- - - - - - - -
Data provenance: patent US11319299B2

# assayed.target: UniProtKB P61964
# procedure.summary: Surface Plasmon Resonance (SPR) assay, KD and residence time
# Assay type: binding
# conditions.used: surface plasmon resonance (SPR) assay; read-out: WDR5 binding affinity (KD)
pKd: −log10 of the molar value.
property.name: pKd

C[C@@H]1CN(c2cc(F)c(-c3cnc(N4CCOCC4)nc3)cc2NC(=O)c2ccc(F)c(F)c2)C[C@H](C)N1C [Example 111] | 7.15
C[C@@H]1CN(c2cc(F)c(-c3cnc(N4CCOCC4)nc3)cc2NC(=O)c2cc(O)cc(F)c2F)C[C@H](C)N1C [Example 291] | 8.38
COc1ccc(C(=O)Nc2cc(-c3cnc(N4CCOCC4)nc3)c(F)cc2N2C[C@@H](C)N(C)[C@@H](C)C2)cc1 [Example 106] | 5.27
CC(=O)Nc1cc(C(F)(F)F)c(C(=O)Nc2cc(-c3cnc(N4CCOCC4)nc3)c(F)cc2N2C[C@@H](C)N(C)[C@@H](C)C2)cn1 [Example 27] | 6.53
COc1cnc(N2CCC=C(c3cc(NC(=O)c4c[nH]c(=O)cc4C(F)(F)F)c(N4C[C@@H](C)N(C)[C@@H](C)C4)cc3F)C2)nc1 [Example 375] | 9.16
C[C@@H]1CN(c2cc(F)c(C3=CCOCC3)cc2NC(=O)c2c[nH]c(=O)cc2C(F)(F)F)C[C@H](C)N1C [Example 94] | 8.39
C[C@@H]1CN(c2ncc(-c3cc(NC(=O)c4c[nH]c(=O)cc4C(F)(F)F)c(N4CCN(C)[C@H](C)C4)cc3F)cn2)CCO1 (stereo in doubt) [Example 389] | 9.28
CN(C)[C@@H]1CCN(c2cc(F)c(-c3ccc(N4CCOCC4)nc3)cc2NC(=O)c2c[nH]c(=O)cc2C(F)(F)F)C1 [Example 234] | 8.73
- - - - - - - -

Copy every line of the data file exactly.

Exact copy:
Data provenance: patent US11319299B2

# assayed.target: UniProtKB P61964
# procedure.summary: Surface Plasmon Resonance (SPR) assay, KD and residence time
# Assay type: binding
# conditions.used: surface plasmon resonance (SPR) assay; read-out: WDR5 binding affinity (KD)
pKd: −log10 of the molar value.
property.name: pKd

C[C@@H]1CN(c2cc(F)c(-c3cnc(N4CCOCC4)nc3)cc2NC(=O)c2ccc(F)c(F)c2)C[C@H](C)N1C [Example 111] | 7.15
C[C@@H]1CN(c2cc(F)c(-c3cnc(N4CCOCC4)nc3)cc2NC(=O)c2cc(O)cc(F)c2F)C[C@H](C)N1C [Example 291] | 8.38
COc1ccc(C(=O)Nc2cc(-c3cnc(N4CCOCC4)nc3)c(F)cc2N2C[C@@H](C)N(C)[C@@H](C)C2)cc1 [Example 106] | 5.27
CC(=O)Nc1cc(C(F)(F)F)c(C(=O)Nc2cc(-c3cnc(N4CCOCC4)nc3)c(F)cc2N2C[C@@H](C)N(C)[C@@H](C)C2)cn1 [Example 27] | 6.53
COc1cnc(N2CCC=C(c3cc(NC(=O)c4c[nH]c(=O)cc4C(F)(F)F)c(N4C[C@@H](C)N(C)[C@@H](C)C4)cc3F)C2)nc1 [Example 375] | 9.16
C[C@@H]1CN(c2cc(F)c(C3=CCOCC3)cc2NC(=O)c2c[nH]c(=O)cc2C(F)(F)F)C[C@H](C)N1C [Example 94] | 8.39
C[C@@H]1CN(c2ncc(-c3cc(NC(=O)c4c[nH]c(=O)cc4C(F)(F)F)c(N4CCN(C)[C@H](C)C4)cc3F)cn2)CCO1 (stereo in doubt) [Example 389] | 9.28
CN(C)[C@@H]1CCN(c2cc(F)c(-c3ccc(N4CCOCC4)nc3)cc2NC(=O)c2c[nH]c(=O)cc2C(F)(F)F)C1 [Example 234] | 8.73